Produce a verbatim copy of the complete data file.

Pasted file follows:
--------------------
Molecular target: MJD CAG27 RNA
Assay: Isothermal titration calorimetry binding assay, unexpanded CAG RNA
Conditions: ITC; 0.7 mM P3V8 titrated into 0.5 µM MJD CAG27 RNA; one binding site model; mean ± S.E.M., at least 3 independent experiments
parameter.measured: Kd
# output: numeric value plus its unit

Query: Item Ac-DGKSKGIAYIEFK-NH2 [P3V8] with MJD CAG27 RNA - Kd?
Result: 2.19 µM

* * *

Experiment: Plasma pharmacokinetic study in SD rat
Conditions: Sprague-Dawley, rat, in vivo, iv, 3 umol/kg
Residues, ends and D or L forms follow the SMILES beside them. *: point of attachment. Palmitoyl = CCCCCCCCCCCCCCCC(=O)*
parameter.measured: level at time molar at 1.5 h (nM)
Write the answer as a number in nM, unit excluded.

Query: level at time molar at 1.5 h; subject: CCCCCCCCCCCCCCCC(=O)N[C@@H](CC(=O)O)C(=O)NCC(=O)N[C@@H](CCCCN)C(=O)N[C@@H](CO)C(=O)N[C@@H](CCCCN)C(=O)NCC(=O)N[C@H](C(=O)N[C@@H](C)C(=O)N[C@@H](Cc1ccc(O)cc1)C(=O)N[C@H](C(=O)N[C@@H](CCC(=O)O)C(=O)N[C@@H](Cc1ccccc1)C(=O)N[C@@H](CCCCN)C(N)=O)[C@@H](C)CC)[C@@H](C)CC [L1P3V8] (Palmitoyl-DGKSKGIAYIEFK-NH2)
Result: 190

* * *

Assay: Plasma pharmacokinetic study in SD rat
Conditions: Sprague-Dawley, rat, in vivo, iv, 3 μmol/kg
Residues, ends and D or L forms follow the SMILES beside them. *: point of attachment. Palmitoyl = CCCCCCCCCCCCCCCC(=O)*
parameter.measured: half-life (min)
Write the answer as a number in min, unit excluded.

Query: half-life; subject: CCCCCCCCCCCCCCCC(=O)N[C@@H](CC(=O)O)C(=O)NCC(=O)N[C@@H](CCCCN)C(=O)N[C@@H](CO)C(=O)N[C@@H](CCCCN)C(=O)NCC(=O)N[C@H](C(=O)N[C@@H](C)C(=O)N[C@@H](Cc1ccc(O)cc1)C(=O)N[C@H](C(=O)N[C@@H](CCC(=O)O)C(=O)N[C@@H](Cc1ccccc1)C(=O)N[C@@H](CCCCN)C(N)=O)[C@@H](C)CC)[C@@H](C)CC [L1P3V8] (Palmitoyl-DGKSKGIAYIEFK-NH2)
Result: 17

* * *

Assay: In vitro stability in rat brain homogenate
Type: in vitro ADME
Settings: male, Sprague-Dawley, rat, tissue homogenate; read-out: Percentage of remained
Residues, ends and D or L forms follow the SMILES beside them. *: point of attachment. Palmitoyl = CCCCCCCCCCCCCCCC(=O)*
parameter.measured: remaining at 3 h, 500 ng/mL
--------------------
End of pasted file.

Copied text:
Molecular target: MJD CAG27 RNA
Assay: Isothermal titration calorimetry binding assay, unexpanded CAG RNA
Conditions: ITC; 0.7 mM P3V8 titrated into 0.5 µM MJD CAG27 RNA; one binding site model; mean ± S.E.M., at least 3 independent experiments
parameter.measured: Kd
# output: numeric value plus its unit

Query: Item Ac-DGKSKGIAYIEFK-NH2 [P3V8] with MJD CAG27 RNA - Kd?
Result: 2.19 µM

* * *

Experiment: Plasma pharmacokinetic study in SD rat
Conditions: Sprague-Dawley, rat, in vivo, iv, 3 umol/kg
Residues, ends and D or L forms follow the SMILES beside them. *: point of attachment. Palmitoyl = CCCCCCCCCCCCCCCC(=O)*
parameter.measured: level at time molar at 1.5 h (nM)
Write the answer as a number in nM, unit excluded.

Query: level at time molar at 1.5 h; subject: CCCCCCCCCCCCCCCC(=O)N[C@@H](CC(=O)O)C(=O)NCC(=O)N[C@@H](CCCCN)C(=O)N[C@@H](CO)C(=O)N[C@@H](CCCCN)C(=O)NCC(=O)N[C@H](C(=O)N[C@@H](C)C(=O)N[C@@H](Cc1ccc(O)cc1)C(=O)N[C@H](C(=O)N[C@@H](CCC(=O)O)C(=O)N[C@@H](Cc1ccccc1)C(=O)N[C@@H](CCCCN)C(N)=O)[C@@H](C)CC)[C@@H](C)CC [L1P3V8] (Palmitoyl-DGKSKGIAYIEFK-NH2)
Result: 190

* * *

Assay: Plasma pharmacokinetic study in SD rat
Conditions: Sprague-Dawley, rat, in vivo, iv, 3 μmol/kg
Residues, ends and D or L forms follow the SMILES beside them. *: point of attachment. Palmitoyl = CCCCCCCCCCCCCCCC(=O)*
parameter.measured: half-life (min)
Write the answer as a number in min, unit excluded.

Query: half-life; subject: CCCCCCCCCCCCCCCC(=O)N[C@@H](CC(=O)O)C(=O)NCC(=O)N[C@@H](CCCCN)C(=O)N[C@@H](CO)C(=O)N[C@@H](CCCCN)C(=O)NCC(=O)N[C@H](C(=O)N[C@@H](C)C(=O)N[C@@H](Cc1ccc(O)cc1)C(=O)N[C@H](C(=O)N[C@@H](CCC(=O)O)C(=O)N[C@@H](Cc1ccccc1)C(=O)N[C@@H](CCCCN)C(N)=O)[C@@H](C)CC)[C@@H](C)CC [L1P3V8] (Palmitoyl-DGKSKGIAYIEFK-NH2)
Result: 17

* * *

Assay: In vitro stability in rat brain homogenate
Type: in vitro ADME
Settings: male, Sprague-Dawley, rat, tissue homogenate; read-out: Percentage of remained
Residues, ends and D or L forms follow the SMILES beside them. *: point of attachment. Palmitoyl = CCCCCCCCCCCCCCCC(=O)*
parameter.measured: remaining at 3 h, 500 ng/mL